Jose Arballo Jr, RUHS-Public Health
(951) 712-3705 – cell
Riverside County health officials anticipate first shipment of COVID-19 vaccine Dec. 18
The first shipments of a much-anticipated vaccine for COVID-19 could arrive in Riverside County on Friday (Dec. 18), and local health officials are working with area hospitals to vaccinate thousands of first-line health care workers.
The recently approved vaccine is expected to arrive at several pre-selected hospitals and at Riverside University Health System (RUHS) - Public Heath facilities, where they will be housed until transported to other medical locations. The total number of doses for Riverside County – both those transported directly to hospitals and RUHS-Public Health – is between 14,000 and 15,000.
“With so much grim news lately with the pandemic, it is great that we can give the public something so positive that we believe can turn this around,” said Kim Saruwatari, director of Public Health. “This is a turning point in the pandemic and we are looking forward to a time in the not-to-distant future when we can vaccinate tens of thousands of our neighbors against this virus.”
The Food and Drug Administration authorized the emergency use of the Pfizer vaccine last week, setting off a massive plan to ship millions of doses throughout the country. Riverside County officials, working with state and federal officials, developed a distribution plan to get the doses to thousands of health care workers under the phased system of allocation.
“The vaccine is a lifesaving breakthrough in the battle against this global pandemic,” said Board Chair V. Manuel Perez, Fourth District Supervisor. “It comes at an urgent time, especially for our health care workers who face a worsening situation at hospitals throughout Riverside County and our nation. It is ever more critical that we follow public health requirements, wear a mask, maintain physical distancing and avoid unsafe crowds so we can all help each other.”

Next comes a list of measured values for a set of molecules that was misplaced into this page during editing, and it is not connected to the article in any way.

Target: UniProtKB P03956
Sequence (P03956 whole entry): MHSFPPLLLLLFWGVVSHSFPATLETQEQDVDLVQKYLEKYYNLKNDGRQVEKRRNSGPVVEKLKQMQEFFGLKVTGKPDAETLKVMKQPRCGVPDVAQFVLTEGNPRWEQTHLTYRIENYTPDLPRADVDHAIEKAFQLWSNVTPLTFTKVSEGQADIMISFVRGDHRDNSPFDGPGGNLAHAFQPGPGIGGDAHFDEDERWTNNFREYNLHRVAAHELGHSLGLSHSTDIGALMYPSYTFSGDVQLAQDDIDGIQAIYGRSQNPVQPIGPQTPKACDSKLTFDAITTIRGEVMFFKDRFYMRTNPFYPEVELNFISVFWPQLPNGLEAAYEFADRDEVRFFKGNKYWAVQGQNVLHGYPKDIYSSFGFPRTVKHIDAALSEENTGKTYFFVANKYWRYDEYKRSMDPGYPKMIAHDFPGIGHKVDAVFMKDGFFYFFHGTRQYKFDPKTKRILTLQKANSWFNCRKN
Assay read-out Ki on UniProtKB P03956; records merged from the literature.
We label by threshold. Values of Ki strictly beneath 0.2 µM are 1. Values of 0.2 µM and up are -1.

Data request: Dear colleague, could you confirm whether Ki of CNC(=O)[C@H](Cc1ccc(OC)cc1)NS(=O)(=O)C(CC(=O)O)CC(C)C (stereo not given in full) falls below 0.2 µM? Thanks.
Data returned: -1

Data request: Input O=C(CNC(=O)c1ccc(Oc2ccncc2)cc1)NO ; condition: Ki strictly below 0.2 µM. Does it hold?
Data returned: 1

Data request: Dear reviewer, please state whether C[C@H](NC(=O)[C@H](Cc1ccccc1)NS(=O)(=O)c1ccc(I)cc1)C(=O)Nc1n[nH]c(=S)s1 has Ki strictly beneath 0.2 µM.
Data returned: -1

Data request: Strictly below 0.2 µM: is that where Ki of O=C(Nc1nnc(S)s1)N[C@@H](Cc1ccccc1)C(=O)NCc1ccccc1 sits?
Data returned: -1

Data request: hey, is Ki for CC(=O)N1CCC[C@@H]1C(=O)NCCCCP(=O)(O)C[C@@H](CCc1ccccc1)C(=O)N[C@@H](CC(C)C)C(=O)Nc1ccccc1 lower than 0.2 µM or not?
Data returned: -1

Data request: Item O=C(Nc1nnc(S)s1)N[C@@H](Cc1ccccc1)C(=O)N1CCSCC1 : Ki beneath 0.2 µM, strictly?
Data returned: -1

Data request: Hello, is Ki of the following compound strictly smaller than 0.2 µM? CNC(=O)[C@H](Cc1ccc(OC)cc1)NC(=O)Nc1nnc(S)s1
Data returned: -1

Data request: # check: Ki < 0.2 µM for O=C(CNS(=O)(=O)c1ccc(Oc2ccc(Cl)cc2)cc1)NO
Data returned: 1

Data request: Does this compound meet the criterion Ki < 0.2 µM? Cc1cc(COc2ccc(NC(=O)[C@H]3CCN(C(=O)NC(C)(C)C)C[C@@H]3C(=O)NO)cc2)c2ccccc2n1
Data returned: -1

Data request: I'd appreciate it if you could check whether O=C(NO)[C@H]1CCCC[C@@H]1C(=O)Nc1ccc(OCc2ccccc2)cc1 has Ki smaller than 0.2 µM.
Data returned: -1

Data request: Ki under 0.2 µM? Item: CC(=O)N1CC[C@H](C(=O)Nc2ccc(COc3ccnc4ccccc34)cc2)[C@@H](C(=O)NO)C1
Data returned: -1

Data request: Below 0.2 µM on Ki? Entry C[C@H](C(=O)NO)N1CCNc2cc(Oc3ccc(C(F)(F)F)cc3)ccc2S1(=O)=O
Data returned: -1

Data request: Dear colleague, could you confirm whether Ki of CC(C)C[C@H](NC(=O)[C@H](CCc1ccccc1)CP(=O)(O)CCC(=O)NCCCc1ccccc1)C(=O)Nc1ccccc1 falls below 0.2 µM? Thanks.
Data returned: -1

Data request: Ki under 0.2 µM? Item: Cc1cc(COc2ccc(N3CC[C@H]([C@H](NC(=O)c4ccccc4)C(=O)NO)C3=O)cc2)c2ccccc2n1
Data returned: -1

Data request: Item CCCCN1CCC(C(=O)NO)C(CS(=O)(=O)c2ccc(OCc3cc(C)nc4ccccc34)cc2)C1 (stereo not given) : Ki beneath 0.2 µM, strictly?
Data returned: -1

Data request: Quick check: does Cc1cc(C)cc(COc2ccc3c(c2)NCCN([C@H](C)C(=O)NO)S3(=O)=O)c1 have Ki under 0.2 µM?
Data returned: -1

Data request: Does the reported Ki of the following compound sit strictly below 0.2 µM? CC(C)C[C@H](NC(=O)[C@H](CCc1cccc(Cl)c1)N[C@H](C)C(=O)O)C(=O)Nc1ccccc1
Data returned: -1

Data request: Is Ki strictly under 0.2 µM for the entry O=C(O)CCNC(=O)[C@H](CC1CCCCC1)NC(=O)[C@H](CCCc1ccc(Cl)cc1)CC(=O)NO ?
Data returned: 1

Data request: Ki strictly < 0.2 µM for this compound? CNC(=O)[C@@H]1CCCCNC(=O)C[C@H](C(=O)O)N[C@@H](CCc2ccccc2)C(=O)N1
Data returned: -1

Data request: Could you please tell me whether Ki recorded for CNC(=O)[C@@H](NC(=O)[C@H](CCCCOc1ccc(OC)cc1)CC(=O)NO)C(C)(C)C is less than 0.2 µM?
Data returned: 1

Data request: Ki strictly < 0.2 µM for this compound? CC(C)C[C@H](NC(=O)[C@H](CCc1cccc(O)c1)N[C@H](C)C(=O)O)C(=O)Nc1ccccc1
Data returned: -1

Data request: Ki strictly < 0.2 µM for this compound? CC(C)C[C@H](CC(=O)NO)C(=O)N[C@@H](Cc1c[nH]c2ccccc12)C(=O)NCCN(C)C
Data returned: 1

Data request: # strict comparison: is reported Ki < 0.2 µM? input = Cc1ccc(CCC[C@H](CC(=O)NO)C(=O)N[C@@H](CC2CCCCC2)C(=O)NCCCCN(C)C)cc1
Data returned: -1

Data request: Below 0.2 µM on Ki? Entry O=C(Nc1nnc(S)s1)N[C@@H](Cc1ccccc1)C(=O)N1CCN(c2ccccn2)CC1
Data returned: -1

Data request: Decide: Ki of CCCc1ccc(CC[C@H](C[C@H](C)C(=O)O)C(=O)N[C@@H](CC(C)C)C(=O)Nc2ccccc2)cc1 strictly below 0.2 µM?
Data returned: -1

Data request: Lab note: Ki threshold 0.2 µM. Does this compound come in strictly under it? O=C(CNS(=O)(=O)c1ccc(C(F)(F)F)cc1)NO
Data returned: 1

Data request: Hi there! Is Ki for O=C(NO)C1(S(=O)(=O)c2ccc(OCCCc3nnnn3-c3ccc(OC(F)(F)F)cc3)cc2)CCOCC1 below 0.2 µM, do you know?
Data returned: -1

The Phase 1-A tier is the first group to be vaccinated and includes those healthcare workers at acute care hospitals with “direct patient contact who have potential for direct or indirect exposure.”
“Receiving the first doses of vaccine for our front-line healthcare workers is a day we’ve been looking forward to,” said Vice Chair Karen Spiegel, Second District Supervisor. “As we receive more vaccine in the coming weeks and months, we’ll be able to offer vaccinations to more of our workforce and start to see big movement in recovering from this terrible pandemic.”